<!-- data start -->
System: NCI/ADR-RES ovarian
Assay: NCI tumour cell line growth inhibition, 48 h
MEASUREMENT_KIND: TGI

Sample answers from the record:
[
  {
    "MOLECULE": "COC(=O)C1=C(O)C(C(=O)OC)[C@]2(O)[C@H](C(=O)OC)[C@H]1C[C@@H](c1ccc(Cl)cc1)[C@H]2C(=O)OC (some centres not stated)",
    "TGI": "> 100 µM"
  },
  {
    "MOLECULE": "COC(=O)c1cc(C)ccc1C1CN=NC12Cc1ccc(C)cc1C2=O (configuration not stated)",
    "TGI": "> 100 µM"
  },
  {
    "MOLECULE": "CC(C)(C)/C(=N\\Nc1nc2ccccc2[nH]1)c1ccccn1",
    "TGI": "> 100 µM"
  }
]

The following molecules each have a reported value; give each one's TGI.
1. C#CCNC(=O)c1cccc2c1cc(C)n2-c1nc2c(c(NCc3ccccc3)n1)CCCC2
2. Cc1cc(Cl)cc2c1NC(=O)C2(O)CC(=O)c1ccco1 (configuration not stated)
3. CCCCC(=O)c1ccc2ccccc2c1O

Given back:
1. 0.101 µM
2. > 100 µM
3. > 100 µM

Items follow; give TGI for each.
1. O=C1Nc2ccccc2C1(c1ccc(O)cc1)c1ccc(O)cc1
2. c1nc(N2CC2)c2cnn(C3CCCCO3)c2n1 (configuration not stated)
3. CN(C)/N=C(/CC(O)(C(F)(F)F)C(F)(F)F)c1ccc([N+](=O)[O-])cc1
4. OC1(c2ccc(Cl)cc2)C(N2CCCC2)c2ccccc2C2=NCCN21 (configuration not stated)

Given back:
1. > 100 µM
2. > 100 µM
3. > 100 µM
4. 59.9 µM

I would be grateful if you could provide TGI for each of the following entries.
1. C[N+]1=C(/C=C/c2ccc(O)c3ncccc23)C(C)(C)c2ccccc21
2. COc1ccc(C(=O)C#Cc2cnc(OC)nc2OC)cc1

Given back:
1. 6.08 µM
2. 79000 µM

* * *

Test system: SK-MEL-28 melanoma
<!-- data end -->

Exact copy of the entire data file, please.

System: NCI/ADR-RES ovarian
Assay: NCI tumour cell line growth inhibition, 48 h
MEASUREMENT_KIND: TGI

Sample answers from the record:
[
  {
    "MOLECULE": "COC(=O)C1=C(O)C(C(=O)OC)[C@]2(O)[C@H](C(=O)OC)[C@H]1C[C@@H](c1ccc(Cl)cc1)[C@H]2C(=O)OC (some centres not stated)",
    "TGI": "> 100 µM"
  },
  {
    "MOLECULE": "COC(=O)c1cc(C)ccc1C1CN=NC12Cc1ccc(C)cc1C2=O (configuration not stated)",
    "TGI": "> 100 µM"
  },
  {
    "MOLECULE": "CC(C)(C)/C(=N\\Nc1nc2ccccc2[nH]1)c1ccccn1",
    "TGI": "> 100 µM"
  }
]

The following molecules each have a reported value; give each one's TGI.
1. C#CCNC(=O)c1cccc2c1cc(C)n2-c1nc2c(c(NCc3ccccc3)n1)CCCC2
2. Cc1cc(Cl)cc2c1NC(=O)C2(O)CC(=O)c1ccco1 (configuration not stated)
3. CCCCC(=O)c1ccc2ccccc2c1O

Given back:
1. 0.101 µM
2. > 100 µM
3. > 100 µM

Items follow; give TGI for each.
1. O=C1Nc2ccccc2C1(c1ccc(O)cc1)c1ccc(O)cc1
2. c1nc(N2CC2)c2cnn(C3CCCCO3)c2n1 (configuration not stated)
3. CN(C)/N=C(/CC(O)(C(F)(F)F)C(F)(F)F)c1ccc([N+](=O)[O-])cc1
4. OC1(c2ccc(Cl)cc2)C(N2CCCC2)c2ccccc2C2=NCCN21 (configuration not stated)

Given back:
1. > 100 µM
2. > 100 µM
3. > 100 µM
4. 59.9 µM

I would be grateful if you could provide TGI for each of the following entries.
1. C[N+]1=C(/C=C/c2ccc(O)c3ncccc23)C(C)(C)c2ccccc21
2. COc1ccc(C(=O)C#Cc2cnc(OC)nc2OC)cc1

Given back:
1. 6.08 µM
2. 79000 µM

* * *

Test system: SK-MEL-28 melanoma